July 2013 blog archive

This page contains all the blog posts from july 2013. To read the most recent blog posts, click here.

28/07 - Ultranought II Flash porting

As with Technospire 2 (TS2), i've made the Java version of the Ultranought follow-up first. It's faster to port a Java game to Flash than the other way round, thanks to a small tool i have that turns basic Java code into Flash code. It's also more interesting to start with the Java version because it's the larger of the two resolution-wise. That way i can design the game in the largest resolution and scale down both images and resolution dependant code, instead of having to design the game for a smaller screensize and having to scale things up.

Thanks to some changes i've made to both the way i structure Java and Flash games, porting is going faster compared to TS2. It's mostly render-related code that needs to be adjusted manually, not just because of the various dimensions of images and distances that need to be scaled down, but because there are different commands in Java and Flash to render stuff to the screen.
I can optimize this even further, but it could affect performance slightly. This isn't going to be a problem for turn-based games, like cardgames, but for Ultranought II, it might be a problem.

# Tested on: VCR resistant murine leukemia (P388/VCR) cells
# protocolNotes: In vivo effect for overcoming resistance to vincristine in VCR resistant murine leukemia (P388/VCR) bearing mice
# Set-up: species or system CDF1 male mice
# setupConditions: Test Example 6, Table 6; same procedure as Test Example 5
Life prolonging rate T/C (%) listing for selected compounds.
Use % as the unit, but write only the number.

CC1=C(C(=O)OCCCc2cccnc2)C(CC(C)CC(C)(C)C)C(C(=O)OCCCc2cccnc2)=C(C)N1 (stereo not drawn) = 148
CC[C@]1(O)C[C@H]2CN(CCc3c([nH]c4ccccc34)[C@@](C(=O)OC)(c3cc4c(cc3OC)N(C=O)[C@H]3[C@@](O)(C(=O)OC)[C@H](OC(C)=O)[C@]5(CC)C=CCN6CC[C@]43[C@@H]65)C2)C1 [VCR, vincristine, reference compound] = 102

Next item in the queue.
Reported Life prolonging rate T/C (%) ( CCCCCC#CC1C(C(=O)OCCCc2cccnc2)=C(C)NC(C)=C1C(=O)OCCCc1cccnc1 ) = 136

After TS2, Ultranought was the best choice to make in Java, because it's a realtime game and it would allow me to get a feel of the performance of Java versus Flash. The danger here is that while the game might run smooth in Java, it might not in Flash - this is still unknown at the moment.

The porting is going well thus far - I expect it to be completed within the week. Then i can start on preparing both versions of both games for release.

21/07 - Ultranought II nearing completion

Last week, the focus was on the remaining mechanics for everything related to combat. Each of the 8 races in the game offers a unique ability ranging from repairing the base, speeding up allied ships to disabling enemy ships near your own base or even keeping the opposing base from building ships for a while. These abilities have now been added, so technically, the game is complete.

Up next is balancing. The range of available difficulties is rather wide : the game starts off with 8 available areas, one for each race. Each of these starter areas are of the same difficulty. One could do all of these side-by-side to start unlocking technology of all races, or one could focus on a single race, gaining more experience to invest in that race its abilities, but also facing stronger opponents much sooner.
Everytime a battle is completed in an area, this area its difficulty level goes up. At certain levels, other areas unlock, which start at level zero, but which have other elements to make them more challenging.

With the various abilities for ships and activatable per race, as well as the various areas, there are more elements that all influence the perceived difficulty or challenge of a battle, so this makes balancing a bit more complex compared to the first Ultranought game.